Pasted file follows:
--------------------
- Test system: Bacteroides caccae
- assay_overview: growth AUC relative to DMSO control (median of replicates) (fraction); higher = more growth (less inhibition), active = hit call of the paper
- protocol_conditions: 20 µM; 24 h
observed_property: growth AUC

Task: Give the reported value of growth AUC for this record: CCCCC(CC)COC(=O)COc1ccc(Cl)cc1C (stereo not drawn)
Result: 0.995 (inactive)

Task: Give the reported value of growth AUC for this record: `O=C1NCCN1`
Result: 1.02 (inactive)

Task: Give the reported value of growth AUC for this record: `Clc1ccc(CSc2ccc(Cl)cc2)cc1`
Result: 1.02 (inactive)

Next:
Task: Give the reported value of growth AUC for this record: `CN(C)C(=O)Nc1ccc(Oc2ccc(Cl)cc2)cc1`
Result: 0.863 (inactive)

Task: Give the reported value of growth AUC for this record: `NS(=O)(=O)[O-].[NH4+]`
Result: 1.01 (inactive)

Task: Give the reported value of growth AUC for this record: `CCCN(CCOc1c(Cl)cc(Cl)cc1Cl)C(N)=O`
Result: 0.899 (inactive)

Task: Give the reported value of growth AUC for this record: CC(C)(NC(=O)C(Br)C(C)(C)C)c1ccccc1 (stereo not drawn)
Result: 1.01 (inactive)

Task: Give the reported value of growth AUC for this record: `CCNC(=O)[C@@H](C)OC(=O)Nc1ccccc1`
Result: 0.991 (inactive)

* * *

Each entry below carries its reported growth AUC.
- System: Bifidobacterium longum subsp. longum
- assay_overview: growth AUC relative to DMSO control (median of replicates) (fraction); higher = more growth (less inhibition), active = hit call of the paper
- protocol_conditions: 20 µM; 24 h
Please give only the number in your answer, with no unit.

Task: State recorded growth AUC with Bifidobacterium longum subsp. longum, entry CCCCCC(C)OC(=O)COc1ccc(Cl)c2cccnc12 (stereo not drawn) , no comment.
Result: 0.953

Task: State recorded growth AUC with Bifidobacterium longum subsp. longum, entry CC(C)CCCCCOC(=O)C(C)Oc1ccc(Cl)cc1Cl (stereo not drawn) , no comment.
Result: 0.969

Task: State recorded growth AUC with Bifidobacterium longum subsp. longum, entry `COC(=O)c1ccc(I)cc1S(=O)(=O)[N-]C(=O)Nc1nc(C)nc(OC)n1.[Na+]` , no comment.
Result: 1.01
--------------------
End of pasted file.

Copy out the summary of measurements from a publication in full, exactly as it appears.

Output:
- Test system: Bacteroides caccae
- assay_overview: growth AUC relative to DMSO control (median of replicates) (fraction); higher = more growth (less inhibition), active = hit call of the paper
- protocol_conditions: 20 µM; 24 h
observed_property: growth AUC

Task: Give the reported value of growth AUC for this record: CCCCC(CC)COC(=O)COc1ccc(Cl)cc1C (stereo not drawn)
Result: 0.995 (inactive)

Task: Give the reported value of growth AUC for this record: `O=C1NCCN1`
Result: 1.02 (inactive)

Task: Give the reported value of growth AUC for this record: `Clc1ccc(CSc2ccc(Cl)cc2)cc1`
Result: 1.02 (inactive)

Next:
Task: Give the reported value of growth AUC for this record: `CN(C)C(=O)Nc1ccc(Oc2ccc(Cl)cc2)cc1`
Result: 0.863 (inactive)

Task: Give the reported value of growth AUC for this record: `NS(=O)(=O)[O-].[NH4+]`
Result: 1.01 (inactive)

Task: Give the reported value of growth AUC for this record: `CCCN(CCOc1c(Cl)cc(Cl)cc1Cl)C(N)=O`
Result: 0.899 (inactive)

Task: Give the reported value of growth AUC for this record: CC(C)(NC(=O)C(Br)C(C)(C)C)c1ccccc1 (stereo not drawn)
Result: 1.01 (inactive)

Task: Give the reported value of growth AUC for this record: `CCNC(=O)[C@@H](C)OC(=O)Nc1ccccc1`
Result: 0.991 (inactive)

* * *

Each entry below carries its reported growth AUC.
- System: Bifidobacterium longum subsp. longum
- assay_overview: growth AUC relative to DMSO control (median of replicates) (fraction); higher = more growth (less inhibition), active = hit call of the paper
- protocol_conditions: 20 µM; 24 h
Please give only the number in your answer, with no unit.

Task: State recorded growth AUC with Bifidobacterium longum subsp. longum, entry CCCCCC(C)OC(=O)COc1ccc(Cl)c2cccnc12 (stereo not drawn) , no comment.
Result: 0.953

Task: State recorded growth AUC with Bifidobacterium longum subsp. longum, entry CC(C)CCCCCOC(=O)C(C)Oc1ccc(Cl)cc1Cl (stereo not drawn) , no comment.
Result: 0.969

Task: State recorded growth AUC with Bifidobacterium longum subsp. longum, entry `COC(=O)c1ccc(I)cc1S(=O)(=O)[N-]C(=O)Nc1nc(C)nc(OC)n1.[Na+]` , no comment.
Result: 1.01